Members of the International Laser Display Association (ILDA) honored the best and brightest in their industry with awards for outstanding technological and artistic achievement at the group's annual conference November 24-26, 2002, in Orlando.

In contrast to a gloomy 2001, when the events of 9/11 forced the cancellation of ILDA's conference and most companies suffered, attendees at the 2002 meeting unveiled a host of new products and were cautiously optimistic about prospects for the coming year.

Most new product introductions centered on laser hardware, as attendees saw new solid-state green lasers by Melles Griot, HB Laser Komponenten, Laser Entertainment/Laser System Europe, LaserAnimation Sollinger, Laser Quantum, and Omicron Laserage Laserprodukte. The new lasers were more rugged and less expensive than past units while offering features better geared to the needs of entertainment professionals.

Solid-state blue lasers produced by Laser Quantum and Melles Griot were also on display. Companies are eagerly watching the development of solid-state blue lasers, as it is the missing ingredient for an all-solid-state red-green-blue color projector. In a step toward that goal, Lumalaser introduced its new Colorburst projector, which combines solid-state and traditional gas lasers to produce a projector rivaling more expensive all-gas systems.

In another first, Creative Laser Production of Munich introduced two new diffraction gratings for entertainment applications, the Machado and the Stargate, which represented technological breakthroughs.

Companies from America, Australia, Belgium, Germany, and Italy received awards for shows that included huge outdoor festivals, corporate productions, theme park installations, and special events. LOBO electronic of Aalen, Germany, took the most awards of any company, garnering seven. Lightspeed Design Group of Bellevue, WA, challenged LOBO with a total of five awards.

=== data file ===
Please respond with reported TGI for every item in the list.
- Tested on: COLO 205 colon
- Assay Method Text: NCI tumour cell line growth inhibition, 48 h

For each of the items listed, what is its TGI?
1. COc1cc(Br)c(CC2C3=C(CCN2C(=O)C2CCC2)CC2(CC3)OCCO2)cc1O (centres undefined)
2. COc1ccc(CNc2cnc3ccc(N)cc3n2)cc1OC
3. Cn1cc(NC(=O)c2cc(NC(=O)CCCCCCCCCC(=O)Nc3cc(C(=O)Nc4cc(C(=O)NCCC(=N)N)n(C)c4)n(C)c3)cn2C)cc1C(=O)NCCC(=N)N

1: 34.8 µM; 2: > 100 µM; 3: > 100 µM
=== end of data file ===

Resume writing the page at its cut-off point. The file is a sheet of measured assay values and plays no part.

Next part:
ILDA's Fenning Award winners included Pangolin Laser Systems' Projection Zone software feature, which combines scanner selection, geometric correction, enhanced laser preview, scanner safety, and other projector controls; the Utopia Software Suite by Xarrin Advanced Technologies and HB Laser Komponenten, a powerful set of new frame creation and animation tools for Pangolin QM2000 users; Pangolin's Dazzler, a lens/reflector device that makes it possible to project laser beams and graphics in a 360° pattern without the need for new scanner hardware or software; and Lightspeed Design Group's CineLase technology, which transfers lasers shows to videotape without sacrificing the unique look and feel of laser light. Projection Zones took second place, while the Dazzler and Utopia Software tied for third. CineLase received honorable mention. The judging panel did not award a first place.

In other news, members of the organization elected Steve Heminover, head of Chicago-based Aura Technologies, as president. Heminover served as ILDA's president 1993-95 and has been a member of the board of directors since 1991. Members also elected William Benner Jr. of Pangolin Laser Systems and Jim Hardaway of OmniSistem Lights and Effects to serve on the board of directors.

The 120-member organization approved new initiatives to more aggressively promote the use of laser displays and to coordinate the location and timing of the organization's annual meeting with other major entertainment conferences. “We look forward to 2003,” said Heminover. “The association will be working hard to show the world that laser displays are still an exciting way to enchant audiences.”

A complete listing of award winners, along with photos, can be found at www.laserist.org/Laserist/press.html.